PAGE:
Keeping your brain active


Ever thought about what you’re going to do after university?

Ever thought where you want to be 10 years from now?

Are you even thinking right now?

Many students find themselves at a loss of what to do after graduation. For the most part, we will (hopefully) find a worthwhile job that keeps us both mentally and physically busy. For others, graduation is the next step to further education. Or you may be of the other category, where your new job is neither physically nor mentally stimulating.

There are many misconceptions floating around about what constitutes “brain activity” and being mentally active means. It’s true that reading, writing, and exercise stabilize and improve brain activity, but they aren’t the only ways.

Here are some rather unusual ways that will keep your mind active after you graduate:

Play video games.

Playing video games improves cognitive abilities that can help fight Alzheimer’s. Who would have known that Link (the elven defender of Hyrule) fights both Ganon and memory loss? Cognitive abilities are the brain applications that help you learn and obtain the ability to remember and do problem solving. Video games promote puzzles, or give an obstacle that must be overcome, which helps exercise your mathematical skills and problem-solving. Surprise surprise! Mother was wrong to kick you off your NES!

Keep social.

Constant socialization allows your brain to better remember people and names, which then spill over into your adult years, when those memories start slipping away. It’s always a good idea to also meet new people in order to give your brain something new to remember, which is another form of mental exercise. Finally, a practical use for Facebook!


Laughing helps release endorphins in your body, which promotes a healthy immune system. The more you laugh, the better your chances of staying healthy. Laughing also goes hand in hand with keeping social—just like the famous term “breaking the ice” refers to how a corny joke helps introduce new people. Now it’s time to LOL for good health!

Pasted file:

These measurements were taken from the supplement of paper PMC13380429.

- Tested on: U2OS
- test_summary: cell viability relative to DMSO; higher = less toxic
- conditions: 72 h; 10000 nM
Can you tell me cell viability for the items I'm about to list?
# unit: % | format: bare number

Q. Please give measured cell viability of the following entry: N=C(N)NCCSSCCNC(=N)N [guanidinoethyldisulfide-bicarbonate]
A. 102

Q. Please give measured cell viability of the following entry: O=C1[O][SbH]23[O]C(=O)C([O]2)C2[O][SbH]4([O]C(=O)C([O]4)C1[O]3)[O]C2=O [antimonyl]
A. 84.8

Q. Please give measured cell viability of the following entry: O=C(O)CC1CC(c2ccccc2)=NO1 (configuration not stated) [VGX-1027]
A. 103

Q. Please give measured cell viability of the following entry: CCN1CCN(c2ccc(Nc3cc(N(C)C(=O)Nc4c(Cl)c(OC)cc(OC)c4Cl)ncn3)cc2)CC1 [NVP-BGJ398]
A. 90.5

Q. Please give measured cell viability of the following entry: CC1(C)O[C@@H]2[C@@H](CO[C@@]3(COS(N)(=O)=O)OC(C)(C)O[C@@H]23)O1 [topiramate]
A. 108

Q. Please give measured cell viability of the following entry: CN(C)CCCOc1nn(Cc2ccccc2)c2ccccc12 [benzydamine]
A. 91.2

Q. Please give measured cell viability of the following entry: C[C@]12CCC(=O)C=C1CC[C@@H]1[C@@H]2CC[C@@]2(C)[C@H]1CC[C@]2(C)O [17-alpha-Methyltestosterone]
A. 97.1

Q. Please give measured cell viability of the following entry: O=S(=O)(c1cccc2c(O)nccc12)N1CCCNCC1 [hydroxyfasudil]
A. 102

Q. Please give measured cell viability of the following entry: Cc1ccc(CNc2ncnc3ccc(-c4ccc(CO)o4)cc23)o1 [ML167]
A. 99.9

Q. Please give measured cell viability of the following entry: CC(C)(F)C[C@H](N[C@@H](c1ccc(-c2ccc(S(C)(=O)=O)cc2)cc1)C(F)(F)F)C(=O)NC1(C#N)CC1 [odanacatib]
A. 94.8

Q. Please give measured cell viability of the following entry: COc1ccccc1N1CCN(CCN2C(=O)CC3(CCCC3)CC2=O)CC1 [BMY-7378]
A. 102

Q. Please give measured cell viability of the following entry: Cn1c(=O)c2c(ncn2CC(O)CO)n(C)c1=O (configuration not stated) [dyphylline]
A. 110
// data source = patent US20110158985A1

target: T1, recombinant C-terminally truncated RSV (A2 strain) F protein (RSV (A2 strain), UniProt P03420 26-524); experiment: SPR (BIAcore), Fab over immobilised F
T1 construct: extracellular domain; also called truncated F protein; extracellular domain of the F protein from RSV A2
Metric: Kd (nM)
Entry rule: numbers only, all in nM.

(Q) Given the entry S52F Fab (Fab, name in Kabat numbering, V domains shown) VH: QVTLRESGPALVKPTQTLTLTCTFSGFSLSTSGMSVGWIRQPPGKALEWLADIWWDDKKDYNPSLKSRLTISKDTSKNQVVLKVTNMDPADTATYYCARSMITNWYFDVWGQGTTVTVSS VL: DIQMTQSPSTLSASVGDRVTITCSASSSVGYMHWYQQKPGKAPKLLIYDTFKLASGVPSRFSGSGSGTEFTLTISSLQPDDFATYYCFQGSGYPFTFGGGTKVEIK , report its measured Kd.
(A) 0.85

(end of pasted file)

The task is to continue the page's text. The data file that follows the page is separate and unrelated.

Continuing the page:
Use your non-dominant hand.

As cheeky and perverted as it sounds, it’s actually quite true. Right-handed people favour the left side of their brain, and left-handed people favour the right side of their brain. Through the practice of exercises for being ambidextrous (the equal use of both hands), you properly exercise both sides of the brain, which leads to improvements in other areas, such as memory.


Singing helps you de-stress and to dump out everything that might otherwise be bottled up inside. Much like writing, singing will also help you memory skills as lyrics and melodies must be memorized before knowing a song throughout.

Whatever you decide to do after you graduate, make sure to keep the five exercises in mind in order to live a mentally healthy lifestyle. If all else fails, you’ll have a lot of fun doing it, and if that fails to entice you, there are many other inventive ways to train your brain.